Bill Ackman is the most confident man I have never met. In multiple interviews over the years on CNBC, I cannot recall him ever admitting a bad investment. Pay no attention to the man behind the curtain who bought J.C. Penney and Valeant Pharmaceuticals.
Ackman’s latest idea is a publicly traded SPAC — Special Purpose Acquisition Company.
A SPAC is a company with no operations of its own. It exists solely to raise capital to acquire another company. The advantage is that it is an easier means for a private company to raise capital and go public than through the long IPO process or a direct listing.
SPACs have worked before
Recent successful SPACs include DraftKings (DKNG), Virgin Galactic Holdings (SPCE) and Nikola Corporation (NKLA). When a SPAC merges with the private company, the SPAC shares convert to shares in the acquired company, thereby going public. No IPO roadshow required.
The demand for IPO shares often propels the first trade to a large premium above the initial IPO price target. Zoom (ZM) traded at an 80% premium to the target price on IPO day. The opening trade for Beyond Meat (BYND) was 84% above the IPO target.
SPAC investors thus avoid the IPO euphoria-driven premium by getting in before the first public trade.
Ackman’s SPAC does not have an announced merger target. That makes it a blank check to Ackman which investors hope he invests well.
The SPAC is called Pershing Square Tontine Holdings. The symbol is PSTH.U. It is a combination of shares and warrants that will eventually trade under two separate symbols, PSTH and PSTH.WS.
The opportunity to get in on an IPO is certainly exciting. Pershing Square intends to invest in a private growth company.
That could include mature “unicorns” whose valuations were already driven up by private equity firms. Uber (UBER), for example, disappointed many investors at its IPO.
Not coincidentally, Airbnb CEO Brian Chesky said he was “approached by some people that have presented us some opportunities.”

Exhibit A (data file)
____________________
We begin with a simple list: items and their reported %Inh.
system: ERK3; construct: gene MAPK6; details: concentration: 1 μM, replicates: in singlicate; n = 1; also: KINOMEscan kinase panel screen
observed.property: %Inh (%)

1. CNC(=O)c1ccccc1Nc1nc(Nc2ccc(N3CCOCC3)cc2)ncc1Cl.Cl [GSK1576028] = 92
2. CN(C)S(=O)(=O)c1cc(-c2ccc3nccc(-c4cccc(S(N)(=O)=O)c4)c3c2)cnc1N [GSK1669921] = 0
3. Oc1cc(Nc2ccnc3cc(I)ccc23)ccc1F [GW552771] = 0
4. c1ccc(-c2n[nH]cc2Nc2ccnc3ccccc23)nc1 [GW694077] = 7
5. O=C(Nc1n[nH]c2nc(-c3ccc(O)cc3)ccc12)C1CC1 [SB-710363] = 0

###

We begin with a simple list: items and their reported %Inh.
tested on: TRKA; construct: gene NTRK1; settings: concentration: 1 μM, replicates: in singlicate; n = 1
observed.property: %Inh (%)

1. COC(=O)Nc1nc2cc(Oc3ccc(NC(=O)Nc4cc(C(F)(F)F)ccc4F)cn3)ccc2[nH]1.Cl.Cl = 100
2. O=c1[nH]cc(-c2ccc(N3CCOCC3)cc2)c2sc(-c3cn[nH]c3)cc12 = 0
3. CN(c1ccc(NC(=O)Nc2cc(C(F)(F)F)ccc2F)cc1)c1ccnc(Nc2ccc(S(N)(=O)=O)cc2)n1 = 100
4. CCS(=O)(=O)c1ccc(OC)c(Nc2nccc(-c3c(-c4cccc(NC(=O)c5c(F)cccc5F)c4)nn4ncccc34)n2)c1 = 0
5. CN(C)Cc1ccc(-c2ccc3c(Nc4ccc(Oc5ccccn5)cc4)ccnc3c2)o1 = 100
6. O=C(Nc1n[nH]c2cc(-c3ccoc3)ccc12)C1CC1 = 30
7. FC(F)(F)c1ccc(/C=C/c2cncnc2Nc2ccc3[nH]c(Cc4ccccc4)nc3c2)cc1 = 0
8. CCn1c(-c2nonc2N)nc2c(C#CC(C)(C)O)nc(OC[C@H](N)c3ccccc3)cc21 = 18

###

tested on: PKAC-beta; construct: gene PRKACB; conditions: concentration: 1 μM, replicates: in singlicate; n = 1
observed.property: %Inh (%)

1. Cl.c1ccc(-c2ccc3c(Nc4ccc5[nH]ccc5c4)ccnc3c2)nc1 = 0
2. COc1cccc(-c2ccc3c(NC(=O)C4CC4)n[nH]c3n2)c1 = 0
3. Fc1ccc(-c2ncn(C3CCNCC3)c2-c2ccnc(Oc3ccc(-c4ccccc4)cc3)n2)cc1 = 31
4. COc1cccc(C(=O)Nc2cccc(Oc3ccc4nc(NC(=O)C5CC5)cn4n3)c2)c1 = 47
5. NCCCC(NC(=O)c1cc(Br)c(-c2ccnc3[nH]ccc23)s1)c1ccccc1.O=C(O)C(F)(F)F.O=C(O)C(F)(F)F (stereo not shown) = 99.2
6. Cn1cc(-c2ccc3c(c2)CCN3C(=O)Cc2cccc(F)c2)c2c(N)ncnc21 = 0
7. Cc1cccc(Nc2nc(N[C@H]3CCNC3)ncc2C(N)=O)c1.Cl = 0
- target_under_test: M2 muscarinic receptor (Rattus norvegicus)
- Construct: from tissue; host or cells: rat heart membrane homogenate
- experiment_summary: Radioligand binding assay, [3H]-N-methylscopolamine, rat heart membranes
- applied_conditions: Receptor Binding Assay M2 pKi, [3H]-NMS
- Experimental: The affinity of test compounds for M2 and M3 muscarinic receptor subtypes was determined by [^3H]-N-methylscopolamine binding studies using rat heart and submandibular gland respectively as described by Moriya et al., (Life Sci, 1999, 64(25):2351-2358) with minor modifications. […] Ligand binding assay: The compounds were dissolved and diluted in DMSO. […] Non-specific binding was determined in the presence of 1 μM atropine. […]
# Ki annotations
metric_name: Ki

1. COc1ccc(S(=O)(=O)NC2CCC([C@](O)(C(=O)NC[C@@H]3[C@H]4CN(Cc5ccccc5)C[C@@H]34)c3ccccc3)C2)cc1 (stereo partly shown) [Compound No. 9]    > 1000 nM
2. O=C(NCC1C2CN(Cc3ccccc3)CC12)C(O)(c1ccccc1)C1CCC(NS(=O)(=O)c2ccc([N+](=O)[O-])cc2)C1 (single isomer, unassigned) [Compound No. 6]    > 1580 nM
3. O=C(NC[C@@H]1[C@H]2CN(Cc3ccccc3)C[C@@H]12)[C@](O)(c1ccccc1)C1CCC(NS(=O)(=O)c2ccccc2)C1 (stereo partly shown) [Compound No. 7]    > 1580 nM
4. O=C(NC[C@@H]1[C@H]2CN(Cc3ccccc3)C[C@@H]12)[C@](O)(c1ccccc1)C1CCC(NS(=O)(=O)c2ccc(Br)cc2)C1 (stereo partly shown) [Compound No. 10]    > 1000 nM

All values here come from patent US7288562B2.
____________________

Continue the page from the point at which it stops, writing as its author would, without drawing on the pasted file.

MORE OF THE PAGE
That announcement came on the same day Pershing Square Tontine Holdings went public. An Airbnb investment would be the opposite of the popular stay-at-home stock trade unless it was at a significant discount to its recent $31 billion valuation.
Some confidence can be gained by knowing that Pershing Square is investing its own capital in the SPAC. The SPAC IPO was 200 million units priced at $20, making it the largest ever.
In a CNBC interview, Ackman said that Pershing Square will invest an additional $1 billion to $3 billion and that it is the first SPAC that will have no management fees or compensation to the sponsors. That sounds very investor friendly. All it needs now is a lucrative merger target.
According to Ackman, there are 150 privately owned companies valued at $10 billion or more. He wants to take a minority position of 20% or so in a private company through a merger.
The $5 billion already raised puts him in a position to target firms valued at up to $25 billion. The COVID-19 pandemic added much uncertainty to the prospects of many private and public companies. Ackman’s timing may prove prescient.
A blank check investment is concerning, but Ackman is on a winning streak. He made a $2.7 billion profit on a bearish trade opened in February then went long at the market trough in March. Pershing Square Tontine Holdings buyers clearly hope that his skill at choosing a merger target will be as good as his recent market timing.